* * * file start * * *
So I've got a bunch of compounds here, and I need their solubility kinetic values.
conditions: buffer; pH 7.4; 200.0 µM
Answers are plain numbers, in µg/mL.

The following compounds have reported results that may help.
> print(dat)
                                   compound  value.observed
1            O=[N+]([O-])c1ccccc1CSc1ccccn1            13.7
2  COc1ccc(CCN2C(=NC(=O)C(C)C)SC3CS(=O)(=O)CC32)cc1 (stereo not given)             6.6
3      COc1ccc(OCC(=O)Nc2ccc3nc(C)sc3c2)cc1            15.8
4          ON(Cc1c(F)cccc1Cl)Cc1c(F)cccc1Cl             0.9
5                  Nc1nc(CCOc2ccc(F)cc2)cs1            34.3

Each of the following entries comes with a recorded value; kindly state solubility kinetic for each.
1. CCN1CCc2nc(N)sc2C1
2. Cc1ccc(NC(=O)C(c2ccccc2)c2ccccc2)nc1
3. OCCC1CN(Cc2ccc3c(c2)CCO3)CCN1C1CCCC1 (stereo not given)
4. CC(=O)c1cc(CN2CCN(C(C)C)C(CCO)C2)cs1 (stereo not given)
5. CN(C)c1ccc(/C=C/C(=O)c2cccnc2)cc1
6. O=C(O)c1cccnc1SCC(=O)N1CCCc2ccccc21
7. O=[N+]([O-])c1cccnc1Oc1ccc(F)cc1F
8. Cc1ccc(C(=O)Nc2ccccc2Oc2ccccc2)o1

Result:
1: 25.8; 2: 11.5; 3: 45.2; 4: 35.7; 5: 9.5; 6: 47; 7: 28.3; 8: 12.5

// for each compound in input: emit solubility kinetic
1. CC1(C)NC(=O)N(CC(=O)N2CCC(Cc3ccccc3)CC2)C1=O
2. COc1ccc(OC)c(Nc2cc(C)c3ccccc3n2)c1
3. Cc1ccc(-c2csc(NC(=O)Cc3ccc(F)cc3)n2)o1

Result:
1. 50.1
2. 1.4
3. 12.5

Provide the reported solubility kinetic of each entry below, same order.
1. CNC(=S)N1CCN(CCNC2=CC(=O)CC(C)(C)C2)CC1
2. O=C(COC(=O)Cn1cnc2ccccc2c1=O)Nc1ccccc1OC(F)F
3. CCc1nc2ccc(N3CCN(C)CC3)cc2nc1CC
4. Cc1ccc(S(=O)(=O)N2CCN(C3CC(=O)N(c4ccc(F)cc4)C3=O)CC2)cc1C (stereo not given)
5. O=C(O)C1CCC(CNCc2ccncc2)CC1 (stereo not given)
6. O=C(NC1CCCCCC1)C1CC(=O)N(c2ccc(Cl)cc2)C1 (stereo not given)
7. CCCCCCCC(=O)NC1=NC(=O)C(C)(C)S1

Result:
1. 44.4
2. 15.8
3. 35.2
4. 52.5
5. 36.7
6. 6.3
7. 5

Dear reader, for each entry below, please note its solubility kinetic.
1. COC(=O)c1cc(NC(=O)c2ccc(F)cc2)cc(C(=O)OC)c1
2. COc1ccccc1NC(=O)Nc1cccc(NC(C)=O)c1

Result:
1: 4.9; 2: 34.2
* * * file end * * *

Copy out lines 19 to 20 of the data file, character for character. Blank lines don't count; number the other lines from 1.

7. O=[N+]([O-])c1cccnc1Oc1ccc(F)cc1F
8. Cc1ccc(C(=O)Nc2ccccc2Oc2ccccc2)o1